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An eccentric and fascinating figure of the beat era, Harry Smith (1923-1991) pursued animation, art, music archiving, and wrapped his life in mysticism and creativity. Now The Whitney Museum of American Art celebrates his life with a new retrospective exhibition and accompanying festival.
Hosted in conjunction with Smith’s first solo museum exhibition, Fragments of a Faith Forgotten: The Art of Harry Smith, My Harry is a three-day celebration of his life and art, bringing together devoted friends, artists, musicians, and writers who have championed Smith since his death in 1991.
The program includes contributions from:
Activities during the festival include a stop motion animation workshop, singing circles, concerts, panel discussions, screenings and more.
To learn more, go to: https://whitney.org/my-harry
My HarryDecember 8 - 10
Whitney Museum of American Art99 Gansevoort StreetNew York, NY 10014
Meet history, art and culture [at] The Intersection. Held at the historic Apollo Theater, [at] The Intersection, running October 6th to the 8th, is a festival to exploring the incredible range of Black innovation shaping our world. Curated by The Apollo’s Artist in Residence Ta-Nehisi Coates.
From award winning actress Kerry Washington to Pulitzer prize winning journalist Nikole-Hannah Jones, to Oscar winning filmmaker Barry Jenkins, to renowned activist Dr. Yaba Blay and multiple Emmy and Tony nominees, the speakers and artists presenting [at] The Intersection are breaking the mold and helping shape the future of film, television, music, dance, theater, food and sports journalism and more.
The festival opens Friday, October 6 with a screening of three of Barry Jenkins’ films: Medicine for Melancholy, If Beale Street Could Talk, and Moonlight. Jenkins appears again during the Saturday October 7th slate of performances and talks.
To learn more, go to: https://intersection.apollotheater.org/
[at] The IntersectionOctober 6 - 8, 2023
Apollo Theater253 West 125th Street
New York, NY 10027
Preview/Review by Brad Balfour & Bruce AlexanderPhoto Above: Bruce Alexander
Lincoln Center PresentsSummer for the City Social DanceThe Stax Academy Rhythm SectionPlus a Special Appearance by Booker T. JonesWednesday, July 127 pmThe Josie Robertson Plaza
Booker T. Jones in Conversation: A Career RetrospectiveDavid Rubenstein AtriumWednesday, July 125 pm
Booker T. JonesApril 15th, 20238 pmCity Winery Main Venue
The legendary organist Booker T. Jones and his current band performed an amazing gig at The City Winery to celebrate his groundbreaking 1962 “Green Onions” recording. The pop hit was not only unique for being an instrumental but one based on riff heard through Jones’ articulation of the Hammond organ keyboards.
Over 60 years ago, Jones had started playing with his famous group, Booker T. and The MGs, which included guitarist Steve Cropper, bassist Donald Duck Dunn and drummer Al Jackson. Jones had kept The MGs going until bass player Donald Duck Dunn passed away. Drummer Al Jackson died way back in 1975 and guitar player Steve Cropper retired.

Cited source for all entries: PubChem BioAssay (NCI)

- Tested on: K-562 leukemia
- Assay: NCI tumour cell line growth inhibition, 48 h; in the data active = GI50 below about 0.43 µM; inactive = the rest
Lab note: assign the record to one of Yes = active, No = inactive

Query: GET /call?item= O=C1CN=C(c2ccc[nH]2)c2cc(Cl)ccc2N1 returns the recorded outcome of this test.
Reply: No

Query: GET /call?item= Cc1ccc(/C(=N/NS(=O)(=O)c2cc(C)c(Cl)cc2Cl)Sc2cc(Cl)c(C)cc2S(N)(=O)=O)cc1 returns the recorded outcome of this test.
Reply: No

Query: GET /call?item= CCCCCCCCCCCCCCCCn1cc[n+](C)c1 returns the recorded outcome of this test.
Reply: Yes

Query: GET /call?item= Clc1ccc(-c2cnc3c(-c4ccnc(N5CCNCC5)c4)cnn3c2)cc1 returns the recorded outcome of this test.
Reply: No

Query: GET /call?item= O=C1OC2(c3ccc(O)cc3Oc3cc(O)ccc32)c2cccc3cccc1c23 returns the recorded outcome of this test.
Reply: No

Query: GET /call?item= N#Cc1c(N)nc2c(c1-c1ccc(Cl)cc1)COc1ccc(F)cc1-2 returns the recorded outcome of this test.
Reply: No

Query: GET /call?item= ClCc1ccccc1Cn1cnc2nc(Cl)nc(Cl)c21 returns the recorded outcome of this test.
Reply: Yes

Jones opened his set with “Soul Dressing,” followed by other classics like “Summertime” and “Hip Hugger.” His new killer band now features Vernon “Ice" Black on guitar, Darin Gray on drums and Melvin Brannon on bass. Besides playing the keys, Jones also came out to play several songs on guitar. In addition, it featured a fantastic young female singer who came out on stage to do a killer version of “Respect” , almost stealing the show from him.
He talked about playing with the late soul legend singer Bill Withers and then proceeded to perform “Ain’t No Sunshine.” Jones then went into a groovy tune called “Melting Pot” followed by “Soul Limbo” and “Time Is Time.” That composition had been created for a film score for the movie ” Up Tight.” Booker came back to finish the night with “I’ve Been Loving You Too Long” and “Everything is Everything.”
Of course the Grammy winner played “Green Onions” and proved to be as great as he had been back then when he had this hit. City Winery was packed and Booker T. Jones delivered.
Since Booker T has not lost his magic touch, audiences are clamoring to see him. That’s now possible this Wednesday, July 12th. First, at 5 pm, there will be “Booker T. Jones: A Career Retrospective” — and he will be in conversation with Memphis-based DJ Jared “Jay B.” Boyd as they kick off a Southern soul evening.
Then at 7pm, The Stax Academy Rhythm Section will play at The Dance Floor in the Josie Robertson Plaza — which features an appearance by this Rock & Roll Hall of Famer, Booker T. Jones— for a Memphis- style Southern soul party.
And it’s all Free!
Fire up your Risograph printer and make sure you got plenty of staples, because the East Village Zine Fair is coming to town. Running July 8th to 9th at Performance Space New York (150 First Ave, 4th Floor), this is the third installment of the Zine Fair which celebrates zine-makers, independent publishers, and the East Village’s history of DIY culture past and present.
Attending exhibitors include:
And many more.
For those of you with your own self-published zine but were unable to get a table at the show, 8-Ball will have a Drop-Off Table where anyone can sell their zines. You can drop off a stack of up to 6 zines, of which 8-Ball will sell 5 and keep 1 to be entered into their archive/library. Zines are a pocket-sized window into the avant-garde, the progressive, and savage creativity fostered by New York’s long history of arts and punk culture colliding.
To learn more, go to: https://www.printedmatter.org/east-village-zine-fair-2023
East Village Zine FairJuly 8 - 9, 2023
Performance Space New York150 First AveNew York, NY 10009
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